There has been a huge, historic monetary policy statement from the Fed.
The Fed is now linking future monetary policy moves to hard economic thresholds on unemployment and inflation.
Previously, monetary policy has been at the Fed’s discretion, based on a subjective reading of unemployment, inflation, and economic data.
In the paragraph below, you’re reading the exact proposal put forth by Chicago Fed President Charlie Evans, who has long maintained that the Fed should promise not to tighten monetary policy until the economy hits specific economic thresholds.
In other words, rather than the Fed promising to keep rates low until 2015 (or some other arbitrary date) the promise is now to keep rates low until we’ve hit either 6.5 per cent unemployment or 2.5 per cent inflation.
The key paragraph:
To support continued progress toward maximum employment and price stability, the Committee expects that a highly accommodative stance of monetary policy will remain appropriate for a considerable time after the asset purchase program ends and the economic recovery strengthens. In particular, the Committee decided to keep the target range for the federal funds rate at 0 to 1/4 per cent and currently anticipates that this exceptionally low range for the federal funds rate will be appropriate at least as long as the unemployment rate remains above 6-1/2 per cent, inflation between one and two years ahead is projected to be no more than a half percentage point above the Committee’s 2 per cent longer-run goal, and longer-term inflation expectations continue to be well anchored. The Committee views these thresholds as consistent with its earlier date-based guidance. In determining how long to maintain a highly accommodative stance of monetary policy, the Committee will also consider other information, including additional measures of labour market conditions, indicators of inflation pressures and inflation expectations, and readings on financial developments. When the Committee decides to begin to remove policy accommodation, it will take a balanced approach consistent with its longer-run goals of maximum employment and inflation of 2 per cent.
When the Fed announced “QE open-ended” this summer, it was always clear that the Fed was going to start defining the key economic levels that it would look for in order to give the market a clear definition of when the economy was strong enough to stop loosening.
In our recent interview with Goldman’s chief economist Jan Hatzius, we asked him whether this was going to happen. He predicted that it would, but thought it would happen early next year, not at this Fed meeting. The fact that the Fed is going to hard thresholds now is definitely a surprise.
Here’s the key section from our interview with Hatzius:
BI: So in the meantime do you expect the Fed to adopt something close to an Evans Rule, where it’s not necessarily NGDP targeting, but where they’d get rid of the date-based targets and come up with some other threshold?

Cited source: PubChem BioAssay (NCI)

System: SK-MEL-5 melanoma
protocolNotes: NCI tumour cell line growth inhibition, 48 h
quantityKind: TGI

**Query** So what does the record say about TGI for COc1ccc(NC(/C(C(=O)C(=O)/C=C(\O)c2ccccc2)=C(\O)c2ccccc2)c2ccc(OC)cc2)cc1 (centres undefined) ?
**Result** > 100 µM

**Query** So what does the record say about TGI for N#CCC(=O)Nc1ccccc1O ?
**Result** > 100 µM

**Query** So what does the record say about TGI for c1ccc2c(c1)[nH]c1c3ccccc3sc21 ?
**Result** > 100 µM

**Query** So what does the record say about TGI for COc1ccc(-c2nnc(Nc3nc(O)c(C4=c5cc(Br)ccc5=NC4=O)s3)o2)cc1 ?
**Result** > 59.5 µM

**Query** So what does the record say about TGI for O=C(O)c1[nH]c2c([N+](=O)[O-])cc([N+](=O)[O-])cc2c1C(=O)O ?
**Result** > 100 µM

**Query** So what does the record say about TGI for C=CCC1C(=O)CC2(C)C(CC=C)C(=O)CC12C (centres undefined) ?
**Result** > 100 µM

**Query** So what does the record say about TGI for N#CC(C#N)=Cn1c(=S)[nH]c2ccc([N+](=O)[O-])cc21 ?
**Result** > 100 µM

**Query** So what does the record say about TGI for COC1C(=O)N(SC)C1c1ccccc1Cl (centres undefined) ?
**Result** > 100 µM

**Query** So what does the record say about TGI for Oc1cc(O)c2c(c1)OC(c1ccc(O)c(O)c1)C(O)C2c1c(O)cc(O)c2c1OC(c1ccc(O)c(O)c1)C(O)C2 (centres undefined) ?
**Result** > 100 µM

HATZIUS: That’s very much the signal that I would take away from what we’ve heard over the past couple of months. In particular, the speech by Janet Yellin the day before the last set of FOMC minutes – and it’s very much for the reasons that Woodford made out in his Jackson Hole paper – which is that they’re conceptually much happier with forward guidance that specifies how the economy performs as opposed to forward guidance that’s specified in the calendar.
So my expectation is that they will adopt an Evans-style rule or threshold guidance, probably not at the meeting next week, but I would expect it for sometime in the first quarter.
One thing I would say is I don’t think it’s a done deal yet.
While I expect it, I don’t think it’s a 90 or 95 per cent probability.
It’s still an ongoing discussion and there are a number of practical issues that have to be sorted out, one of which was illustrated in (Friday’s) employment report, namely the fact that the unemployment rate can fall for reasons that don’t really indicate a stronger labour market because of declines in labour force participation, which basically means the unemployment rate may not be such a good indicator of how the broad labour market is performing or how the overall economy is performing.
The less direct correspondence we have between where the unemployment rate is, ,what the overall economy is doing and what the overall labour market is doing, it gets trickier to adopt this sort of threshold guidance. Another issue is that I don’t think it’s clear how you would define the threshold guidance in terms of inflation. You don’t want to use headline inflation because it can move for spurious reasons like commodity shocks, which don’t really tell you what monetary policy should do.
On the other hand, the Fed has basically said in the minutes, that they don’t want to talk about core inflation anymore. They don’t want to talk about core inflation or even underlying inflation, and it’s sort of put a little bit of a shift in their position if they now specify the inflation threshold for tightening in terms of the core measure of inflation.
This has been a year of incredible evolution for the Fed, and this trend continued in its final meeting of the year.